William Howard Day was born in 1825 in New York but was raised by an affluent white family in Northampton, Massachusetts. Before coming to Harrisburg, he obtained a degree at Oberlin College and traveled across the country campaigning for black civil rights. He became the secretary of the National Negro Convention in Cleveland in 1848, partnering with Frederick Douglass to pen the “Address to the Colored People of America.” In 1859, he traveled to the United Kingdom, preaching and working with the YMCA. Upon his return, Day worked for the Freedmen’s Bureau after the Civil War. Day was elected school director in Harrisburg in 1878 and again in 1887. As the first black board member and president, he worked with principal Spencer P. Irvin to integrate three African American students into the Boy’s High School in 1879. While serving as president, he even established Livingstone College with the help of J. C. Price, William H. Goler, and Solomon Porter Hood, a historically black Christian college in Salisbury, North Carolina. Because of his influence, African-American access to secondary education in Pennsylvania significantly increased.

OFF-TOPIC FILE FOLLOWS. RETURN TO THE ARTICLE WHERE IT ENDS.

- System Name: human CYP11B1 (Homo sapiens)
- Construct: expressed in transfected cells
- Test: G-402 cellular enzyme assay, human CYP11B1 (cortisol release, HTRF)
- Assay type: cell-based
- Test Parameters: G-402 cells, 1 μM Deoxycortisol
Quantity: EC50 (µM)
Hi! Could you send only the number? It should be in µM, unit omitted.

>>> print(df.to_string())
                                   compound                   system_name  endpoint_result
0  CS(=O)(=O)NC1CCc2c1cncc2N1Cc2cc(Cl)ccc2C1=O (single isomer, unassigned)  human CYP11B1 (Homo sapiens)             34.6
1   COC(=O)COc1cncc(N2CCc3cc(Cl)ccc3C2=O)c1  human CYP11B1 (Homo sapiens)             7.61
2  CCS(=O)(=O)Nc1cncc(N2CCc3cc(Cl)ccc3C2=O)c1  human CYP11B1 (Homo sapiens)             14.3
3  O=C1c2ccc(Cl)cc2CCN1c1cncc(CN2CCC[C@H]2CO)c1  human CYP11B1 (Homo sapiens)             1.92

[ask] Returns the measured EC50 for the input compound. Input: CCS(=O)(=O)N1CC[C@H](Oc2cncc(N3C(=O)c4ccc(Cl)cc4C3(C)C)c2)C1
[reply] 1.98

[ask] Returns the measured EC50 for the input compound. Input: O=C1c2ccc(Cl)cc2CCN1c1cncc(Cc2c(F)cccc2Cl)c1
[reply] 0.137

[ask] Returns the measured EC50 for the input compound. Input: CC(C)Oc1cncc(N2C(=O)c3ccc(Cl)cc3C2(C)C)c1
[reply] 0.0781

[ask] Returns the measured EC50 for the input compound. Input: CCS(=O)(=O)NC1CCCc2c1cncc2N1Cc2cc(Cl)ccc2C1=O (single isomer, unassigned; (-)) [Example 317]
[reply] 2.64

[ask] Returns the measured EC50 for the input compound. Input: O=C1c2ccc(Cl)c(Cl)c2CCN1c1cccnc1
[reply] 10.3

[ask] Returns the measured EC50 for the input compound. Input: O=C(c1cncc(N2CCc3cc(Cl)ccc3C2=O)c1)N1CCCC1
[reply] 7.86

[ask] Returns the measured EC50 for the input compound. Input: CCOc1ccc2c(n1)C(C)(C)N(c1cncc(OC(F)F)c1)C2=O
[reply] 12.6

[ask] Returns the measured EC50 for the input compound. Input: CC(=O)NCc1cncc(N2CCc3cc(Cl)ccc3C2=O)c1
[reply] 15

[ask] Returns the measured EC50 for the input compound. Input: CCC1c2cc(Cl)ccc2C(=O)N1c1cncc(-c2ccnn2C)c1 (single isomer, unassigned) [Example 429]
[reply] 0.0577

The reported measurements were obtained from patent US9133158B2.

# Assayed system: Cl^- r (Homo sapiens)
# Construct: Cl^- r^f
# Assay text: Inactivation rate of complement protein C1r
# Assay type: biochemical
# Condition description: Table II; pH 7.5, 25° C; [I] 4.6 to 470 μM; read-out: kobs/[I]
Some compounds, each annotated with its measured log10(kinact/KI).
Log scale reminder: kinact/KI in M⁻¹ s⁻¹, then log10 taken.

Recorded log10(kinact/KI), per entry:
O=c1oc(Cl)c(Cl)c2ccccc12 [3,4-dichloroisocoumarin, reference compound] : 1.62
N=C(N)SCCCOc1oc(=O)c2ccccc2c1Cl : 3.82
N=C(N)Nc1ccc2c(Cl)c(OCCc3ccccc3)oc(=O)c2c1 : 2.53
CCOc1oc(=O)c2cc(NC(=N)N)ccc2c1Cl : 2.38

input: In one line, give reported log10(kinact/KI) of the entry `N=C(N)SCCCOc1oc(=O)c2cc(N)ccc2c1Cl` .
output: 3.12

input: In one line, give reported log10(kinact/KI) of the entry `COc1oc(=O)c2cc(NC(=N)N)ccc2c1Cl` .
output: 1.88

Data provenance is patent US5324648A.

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According to the 1900 census, just over 50,000 people called Harrisburg their home. Of these 50,000 people, 4,435 lived in the Old Eighth Ward. The eighth ward was disproportionately occupied by African-American residents. A total of 1,507 African Americans lived in the Old Eighth Ward, which comprised about 34% of the population of this ward. This percentage is quite large in comparison to other wards in the city. Second to the eighth ward, the ward with the largest African American population was the second ward; African Americans comprising about 11% of the population. In contrast, the tenth ward was the least diverse, with African Americans comprising only .5% of the total population. The average population percentage of African Americans in all the wards of the city except the Eighth Ward was only about 6%, which is a startling contrast to the 34% of African American residents in the Eighth Ward. The Old Eighth Ward was also home to many immigrants. 359 people, or about 8% of citizens of the Old Eighth Ward were born outside of this county. Also, an additional 359 citizens or 8% had both parents who were born outside of this country, but they themselves were born in the US, mostly in Pennsylvania, Maryland, and Virginia. 859 people had just one parent born outside of this country. Many people of the Old Eighth Ward had strong a strong cultural heritage to another geographic location, which created a uniquely diverse community in the heart of the capital city. Statistically, the Old Eighth Ward was the most diverse neighborhood in the city of Harrisburg, with a high percentage of African American residents and many first or second generation immigrants from all over the world who made their home in the Old Eighth Ward of Harrisburg.